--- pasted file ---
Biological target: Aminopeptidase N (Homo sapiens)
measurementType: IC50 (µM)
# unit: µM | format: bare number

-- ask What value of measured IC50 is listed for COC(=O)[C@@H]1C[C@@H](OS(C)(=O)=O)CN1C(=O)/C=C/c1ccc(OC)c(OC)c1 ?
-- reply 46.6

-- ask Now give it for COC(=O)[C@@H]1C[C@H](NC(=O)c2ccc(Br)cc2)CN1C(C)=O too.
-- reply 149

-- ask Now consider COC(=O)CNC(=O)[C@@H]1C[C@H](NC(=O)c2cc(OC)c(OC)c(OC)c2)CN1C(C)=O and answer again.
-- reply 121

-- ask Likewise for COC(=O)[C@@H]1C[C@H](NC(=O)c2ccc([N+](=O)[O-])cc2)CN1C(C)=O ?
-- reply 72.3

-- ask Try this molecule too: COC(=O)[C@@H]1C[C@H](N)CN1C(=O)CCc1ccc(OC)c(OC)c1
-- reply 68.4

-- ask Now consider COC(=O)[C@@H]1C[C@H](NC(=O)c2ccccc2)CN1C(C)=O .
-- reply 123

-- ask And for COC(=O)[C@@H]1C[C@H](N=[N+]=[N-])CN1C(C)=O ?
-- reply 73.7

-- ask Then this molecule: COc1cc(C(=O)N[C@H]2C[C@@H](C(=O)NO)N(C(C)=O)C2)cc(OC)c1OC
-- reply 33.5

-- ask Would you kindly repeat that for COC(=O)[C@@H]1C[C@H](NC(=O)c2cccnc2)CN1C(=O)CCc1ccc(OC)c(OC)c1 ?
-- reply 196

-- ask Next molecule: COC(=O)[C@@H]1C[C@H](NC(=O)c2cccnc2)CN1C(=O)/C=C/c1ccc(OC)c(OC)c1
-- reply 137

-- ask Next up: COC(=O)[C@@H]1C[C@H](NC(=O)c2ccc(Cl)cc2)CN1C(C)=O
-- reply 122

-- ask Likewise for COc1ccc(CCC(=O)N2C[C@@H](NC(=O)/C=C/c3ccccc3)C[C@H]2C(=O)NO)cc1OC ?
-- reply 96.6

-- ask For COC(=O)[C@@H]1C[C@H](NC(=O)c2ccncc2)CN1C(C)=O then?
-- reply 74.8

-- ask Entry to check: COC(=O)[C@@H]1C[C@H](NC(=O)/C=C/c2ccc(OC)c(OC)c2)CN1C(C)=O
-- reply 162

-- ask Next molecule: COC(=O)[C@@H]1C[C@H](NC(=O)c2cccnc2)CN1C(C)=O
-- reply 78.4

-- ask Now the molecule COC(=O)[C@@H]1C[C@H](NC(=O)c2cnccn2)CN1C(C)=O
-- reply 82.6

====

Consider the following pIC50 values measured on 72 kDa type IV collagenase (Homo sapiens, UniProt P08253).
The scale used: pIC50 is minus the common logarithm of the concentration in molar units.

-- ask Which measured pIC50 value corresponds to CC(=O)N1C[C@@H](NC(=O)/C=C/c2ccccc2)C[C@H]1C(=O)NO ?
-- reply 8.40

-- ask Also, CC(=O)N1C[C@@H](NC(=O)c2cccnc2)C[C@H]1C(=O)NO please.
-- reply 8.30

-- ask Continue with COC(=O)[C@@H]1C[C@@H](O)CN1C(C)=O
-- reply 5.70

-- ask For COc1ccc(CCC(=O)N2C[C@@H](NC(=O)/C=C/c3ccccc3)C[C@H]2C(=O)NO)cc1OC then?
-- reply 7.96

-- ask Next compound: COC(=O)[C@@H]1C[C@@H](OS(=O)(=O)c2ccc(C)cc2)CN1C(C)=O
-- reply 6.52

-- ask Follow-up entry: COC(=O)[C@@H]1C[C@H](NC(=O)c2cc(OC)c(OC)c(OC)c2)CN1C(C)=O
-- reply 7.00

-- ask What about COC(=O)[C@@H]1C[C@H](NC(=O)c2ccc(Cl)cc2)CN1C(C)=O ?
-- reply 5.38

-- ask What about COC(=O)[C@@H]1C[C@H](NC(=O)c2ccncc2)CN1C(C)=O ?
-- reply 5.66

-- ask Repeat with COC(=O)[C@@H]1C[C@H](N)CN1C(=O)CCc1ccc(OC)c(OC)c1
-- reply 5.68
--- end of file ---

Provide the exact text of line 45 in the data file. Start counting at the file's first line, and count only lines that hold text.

-- ask For COc1ccc(CCC(=O)N2C[C@@H](NC(=O)/C=C/c3ccccc3)C[C@H]2C(=O)NO)cc1OC then?